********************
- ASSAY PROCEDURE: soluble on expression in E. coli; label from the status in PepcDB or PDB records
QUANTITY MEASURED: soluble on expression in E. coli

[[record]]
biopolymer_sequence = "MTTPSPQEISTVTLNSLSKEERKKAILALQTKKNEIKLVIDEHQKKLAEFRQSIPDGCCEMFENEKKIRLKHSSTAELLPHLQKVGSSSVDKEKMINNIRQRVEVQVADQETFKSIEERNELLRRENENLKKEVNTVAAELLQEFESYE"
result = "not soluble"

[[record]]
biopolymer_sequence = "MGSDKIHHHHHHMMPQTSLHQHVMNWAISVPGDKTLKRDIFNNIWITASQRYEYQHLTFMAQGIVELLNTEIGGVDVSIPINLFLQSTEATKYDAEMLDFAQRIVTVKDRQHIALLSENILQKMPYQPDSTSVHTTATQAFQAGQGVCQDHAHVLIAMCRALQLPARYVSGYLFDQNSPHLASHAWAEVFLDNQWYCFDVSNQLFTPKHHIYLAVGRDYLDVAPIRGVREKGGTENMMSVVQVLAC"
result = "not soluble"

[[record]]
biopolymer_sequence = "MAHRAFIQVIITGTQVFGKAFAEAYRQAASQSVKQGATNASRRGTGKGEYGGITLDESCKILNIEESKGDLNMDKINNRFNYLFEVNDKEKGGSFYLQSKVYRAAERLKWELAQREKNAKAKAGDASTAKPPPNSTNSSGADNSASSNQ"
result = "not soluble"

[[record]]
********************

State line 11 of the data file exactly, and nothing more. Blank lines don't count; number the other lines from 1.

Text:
result = "not soluble"